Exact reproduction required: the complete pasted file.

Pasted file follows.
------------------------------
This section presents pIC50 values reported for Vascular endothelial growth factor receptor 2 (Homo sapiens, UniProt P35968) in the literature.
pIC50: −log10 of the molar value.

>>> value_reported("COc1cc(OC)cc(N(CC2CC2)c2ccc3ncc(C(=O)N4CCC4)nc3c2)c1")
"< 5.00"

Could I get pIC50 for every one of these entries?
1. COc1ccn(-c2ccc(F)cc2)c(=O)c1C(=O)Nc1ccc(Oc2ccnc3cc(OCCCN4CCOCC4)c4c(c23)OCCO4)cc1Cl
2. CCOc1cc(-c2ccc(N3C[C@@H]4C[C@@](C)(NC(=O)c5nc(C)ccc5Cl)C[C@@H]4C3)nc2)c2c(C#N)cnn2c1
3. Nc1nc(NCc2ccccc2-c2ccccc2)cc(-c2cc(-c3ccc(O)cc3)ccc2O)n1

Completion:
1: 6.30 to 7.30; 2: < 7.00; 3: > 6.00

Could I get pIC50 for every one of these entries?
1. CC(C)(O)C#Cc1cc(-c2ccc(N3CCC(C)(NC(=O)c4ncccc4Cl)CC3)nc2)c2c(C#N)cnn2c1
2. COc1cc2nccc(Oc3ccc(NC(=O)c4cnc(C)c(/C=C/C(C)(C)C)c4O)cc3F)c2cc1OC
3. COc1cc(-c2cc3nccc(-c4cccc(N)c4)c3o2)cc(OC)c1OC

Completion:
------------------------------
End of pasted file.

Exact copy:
This section presents pIC50 values reported for Vascular endothelial growth factor receptor 2 (Homo sapiens, UniProt P35968) in the literature.
pIC50: −log10 of the molar value.

>>> value_reported("COc1cc(OC)cc(N(CC2CC2)c2ccc3ncc(C(=O)N4CCC4)nc3c2)c1")
"< 5.00"

Could I get pIC50 for every one of these entries?
1. COc1ccn(-c2ccc(F)cc2)c(=O)c1C(=O)Nc1ccc(Oc2ccnc3cc(OCCCN4CCOCC4)c4c(c23)OCCO4)cc1Cl
2. CCOc1cc(-c2ccc(N3C[C@@H]4C[C@@](C)(NC(=O)c5nc(C)ccc5Cl)C[C@@H]4C3)nc2)c2c(C#N)cnn2c1
3. Nc1nc(NCc2ccccc2-c2ccccc2)cc(-c2cc(-c3ccc(O)cc3)ccc2O)n1

Completion:
1: 6.30 to 7.30; 2: < 7.00; 3: > 6.00

Could I get pIC50 for every one of these entries?
1. CC(C)(O)C#Cc1cc(-c2ccc(N3CCC(C)(NC(=O)c4ncccc4Cl)CC3)nc2)c2c(C#N)cnn2c1
2. COc1cc2nccc(Oc3ccc(NC(=O)c4cnc(C)c(/C=C/C(C)(C)C)c4O)cc3F)c2cc1OC
3. COc1cc(-c2cc3nccc(-c4cccc(N)c4)c3o2)cc(OC)c1OC

Completion: